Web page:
None of us want to be the ones to knock our children out of this false Utopian world that they think they exist inside of. We all want to hold our kids and rock them and tell them that everything is going to be okay, and it it might be, but in some moments, we need to admit, it may not be okay, and that is okay too. I am no expert, but I think part of the rise in mood disorders is partially due to the fact that some parents no longer teach their kids that it is okay to be mad, sad or anything other than “fine.”

Guess what? Kids are going to learn that sometimes, the world will blow up in their face and they may not want to hear that it will be okay. They are not dealing with what will be, they are dealing with what is. “It is not okay.” “It is bad.” “That must be so hard to deal with.” “I am here to talk.” These are what kids need to hear to be validated. “It will be okay,” is not present, and you can not deal with something if you are not in the present. I think a lot of people, especially children do not deal with the issues they face and instead of getting past them and moving on, they shove them away where they are not gone, only misunderstood. So your child may think they are over that horrible incident, but not be able to figure out why they just feel down. Stop acting like the other side is a goal post we are racing to, but rather a puzzle we need to carefully place back together.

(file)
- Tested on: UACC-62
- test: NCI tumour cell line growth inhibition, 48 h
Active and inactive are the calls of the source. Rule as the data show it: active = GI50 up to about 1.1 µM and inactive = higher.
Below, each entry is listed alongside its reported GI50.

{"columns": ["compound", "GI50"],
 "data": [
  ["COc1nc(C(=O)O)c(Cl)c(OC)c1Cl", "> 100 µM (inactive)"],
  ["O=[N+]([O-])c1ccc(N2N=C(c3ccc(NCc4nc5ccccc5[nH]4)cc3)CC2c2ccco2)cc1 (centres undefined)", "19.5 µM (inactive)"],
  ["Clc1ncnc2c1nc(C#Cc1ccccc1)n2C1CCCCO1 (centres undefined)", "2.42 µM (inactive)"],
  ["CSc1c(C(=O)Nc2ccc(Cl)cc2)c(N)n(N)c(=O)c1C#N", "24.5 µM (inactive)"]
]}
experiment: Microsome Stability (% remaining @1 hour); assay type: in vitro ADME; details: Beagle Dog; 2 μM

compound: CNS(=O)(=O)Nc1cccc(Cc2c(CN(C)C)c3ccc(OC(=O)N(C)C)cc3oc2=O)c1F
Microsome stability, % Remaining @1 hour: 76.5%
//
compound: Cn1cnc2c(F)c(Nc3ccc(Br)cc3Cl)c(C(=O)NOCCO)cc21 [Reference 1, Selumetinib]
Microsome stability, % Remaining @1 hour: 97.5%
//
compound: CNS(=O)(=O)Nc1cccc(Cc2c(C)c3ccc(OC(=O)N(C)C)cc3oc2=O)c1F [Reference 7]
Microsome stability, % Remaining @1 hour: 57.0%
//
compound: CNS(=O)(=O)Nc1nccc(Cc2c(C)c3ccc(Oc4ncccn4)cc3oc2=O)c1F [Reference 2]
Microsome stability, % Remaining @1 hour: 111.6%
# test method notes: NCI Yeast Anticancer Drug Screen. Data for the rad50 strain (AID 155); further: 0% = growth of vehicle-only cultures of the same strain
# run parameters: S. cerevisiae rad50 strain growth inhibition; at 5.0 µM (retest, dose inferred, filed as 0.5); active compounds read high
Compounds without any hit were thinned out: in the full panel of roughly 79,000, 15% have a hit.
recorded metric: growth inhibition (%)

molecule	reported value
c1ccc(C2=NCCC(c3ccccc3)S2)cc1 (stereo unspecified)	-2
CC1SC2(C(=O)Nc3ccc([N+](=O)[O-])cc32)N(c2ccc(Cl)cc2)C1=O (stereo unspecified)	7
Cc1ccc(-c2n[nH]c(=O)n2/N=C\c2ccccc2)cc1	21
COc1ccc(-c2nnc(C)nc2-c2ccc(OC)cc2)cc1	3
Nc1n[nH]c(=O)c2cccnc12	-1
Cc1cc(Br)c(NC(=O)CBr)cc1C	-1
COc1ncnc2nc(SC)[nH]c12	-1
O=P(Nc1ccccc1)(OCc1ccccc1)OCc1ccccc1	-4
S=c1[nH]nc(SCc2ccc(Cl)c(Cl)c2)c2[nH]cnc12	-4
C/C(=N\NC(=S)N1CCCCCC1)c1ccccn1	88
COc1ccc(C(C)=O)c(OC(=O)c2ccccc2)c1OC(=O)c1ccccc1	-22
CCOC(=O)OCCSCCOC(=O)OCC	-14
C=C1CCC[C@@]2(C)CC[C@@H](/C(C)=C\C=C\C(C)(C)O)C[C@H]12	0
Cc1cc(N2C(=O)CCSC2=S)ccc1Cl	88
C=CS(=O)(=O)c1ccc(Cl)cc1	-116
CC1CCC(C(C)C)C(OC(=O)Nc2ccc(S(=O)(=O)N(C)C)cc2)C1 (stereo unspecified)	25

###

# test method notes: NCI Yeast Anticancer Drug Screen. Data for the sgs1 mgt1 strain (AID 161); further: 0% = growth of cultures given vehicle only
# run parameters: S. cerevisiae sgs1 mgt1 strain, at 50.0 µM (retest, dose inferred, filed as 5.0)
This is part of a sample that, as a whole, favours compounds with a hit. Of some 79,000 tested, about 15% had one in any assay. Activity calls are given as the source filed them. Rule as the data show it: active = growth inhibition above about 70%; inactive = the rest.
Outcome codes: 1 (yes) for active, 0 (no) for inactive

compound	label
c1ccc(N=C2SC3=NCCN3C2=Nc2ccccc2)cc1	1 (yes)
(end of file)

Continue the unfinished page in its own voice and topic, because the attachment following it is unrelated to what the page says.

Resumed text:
What do you think about this list. What did I leave out? I would love to hear your additions to this list.

4 thoughts on “Setting the Stage: Helping Your Children Find Values Before they Learn them the Hard Way”